There is a tiny bit of processing before the lexer is executed. Two things happen before the lexical analysis starts, in order:

  1. First, the start of the file is checked for the UTF-8 BOM (\xEF\xBB\xBF). If the sequence is found, the relevant bytes are discarded. Note that it is strongly recommended to save Coyote files without the BOM. This matches (although more sternly) the Unicode consortium recommendation. However, it is supported for compatibility with some non-cooperating editors.
  2. Then the start of the (possibly remaining) file is checked for the shebang sequence (#!). If found, the entire line is discarded. This repeats until no shebang is found anymore.

The reason multiple shebangs are supported is to allow for VM parameters to be passed in a portable manner, as most operating systems only recognize a single parameter in shebangs (and said parameter is needed by /usr/bin/env).

#!/usr/bin/env coyote
#! -Dbackend=SDL2 -Dreal_size=32
#! -O3
... rest of code ...

The compiler assumes the following things about the source code, regardless of the operating system or the presence of byte order marks:

  • The source is always opened in binary mode, for portability, and to avoid operating system’s newline processing from confusing the parser.
  • The only valid input encoding is UTF-8, with or without the BOM. The compiler may or may not verify this. The compiler may issue a warning if a BOM is present, since it is strongly discouraged. Note that (standard, 7-bit) ASCII is indirectly supported, as it is a proper subset of UTF-8. However, Latin-1, Windows-1252, or similar are not supported. Furthermore, the input is expected to be normalized UTF-8. (TBD: Loosen this restriction?) This is unlikely to be verified, as the verification would depend on the Unicode version.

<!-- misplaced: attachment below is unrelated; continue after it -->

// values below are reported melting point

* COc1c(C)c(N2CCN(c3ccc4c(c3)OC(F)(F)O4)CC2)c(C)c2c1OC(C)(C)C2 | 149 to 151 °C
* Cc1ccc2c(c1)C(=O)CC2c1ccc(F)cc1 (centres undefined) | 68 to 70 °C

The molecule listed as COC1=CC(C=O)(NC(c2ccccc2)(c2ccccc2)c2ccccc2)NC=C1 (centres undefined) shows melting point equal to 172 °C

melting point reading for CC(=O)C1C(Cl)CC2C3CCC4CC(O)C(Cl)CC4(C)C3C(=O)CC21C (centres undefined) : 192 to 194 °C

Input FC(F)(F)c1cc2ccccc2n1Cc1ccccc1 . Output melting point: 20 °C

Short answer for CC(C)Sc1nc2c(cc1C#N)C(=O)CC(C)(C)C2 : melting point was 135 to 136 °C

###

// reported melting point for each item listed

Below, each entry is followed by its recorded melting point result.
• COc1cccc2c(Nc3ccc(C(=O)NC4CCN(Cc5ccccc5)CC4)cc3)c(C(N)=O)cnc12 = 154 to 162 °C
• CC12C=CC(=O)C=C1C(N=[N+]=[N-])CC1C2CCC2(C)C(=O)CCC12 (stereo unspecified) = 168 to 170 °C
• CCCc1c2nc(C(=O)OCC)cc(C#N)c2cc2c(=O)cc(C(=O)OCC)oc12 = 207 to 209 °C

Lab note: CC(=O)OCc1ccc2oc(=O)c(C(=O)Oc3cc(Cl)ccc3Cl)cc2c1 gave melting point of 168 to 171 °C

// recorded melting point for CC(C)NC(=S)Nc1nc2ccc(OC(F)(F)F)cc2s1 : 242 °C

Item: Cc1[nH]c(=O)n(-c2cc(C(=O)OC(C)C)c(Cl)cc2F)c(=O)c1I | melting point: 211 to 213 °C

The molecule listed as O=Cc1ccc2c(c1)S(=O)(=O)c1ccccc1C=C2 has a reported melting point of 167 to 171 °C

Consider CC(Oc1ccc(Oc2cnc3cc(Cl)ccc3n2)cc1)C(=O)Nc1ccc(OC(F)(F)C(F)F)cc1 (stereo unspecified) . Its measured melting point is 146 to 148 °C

• Line endings are recognized as CRLF, CR, or LF (regular expression /\r\n?|\n/). This covers Windows (CRLF), old Mac OS (CR), and most other systems (LF). Said line endings are converted to LF (\n). This implies that a string literal that spans multiple lines in the source will have LF at the end of each line, regardless of the file’s actual line endings. Note that LFCR is not recognized as a line ending (instead, it will count as two) — only a handful of systems used it anyways. Other types of line endings (such as those defined by Unicode) are valid if found within comments and strings, but may create a mismatch between line numbers in compiler messages and in the editor (depending on the editor).

A few other notes about lexical analysis:

  • By design, lexical analysis will be completely independent of parsing. No lexer hack or similar will be allowed. The sole exception is a debugging context, to allow for better error messages (if needed).
  • An effort will be made to keep the lexical grammar completely regular (to allow DFA-based implementations). There is one potential issue here; we’ll see how it works out. It might, however, eliminate the option of nested comments.
  • Whitespace comprises of the characters /[\r\n\t\v\f ]/. This is the complete list. Comments also count as whitespace, for the sake of separating tokens.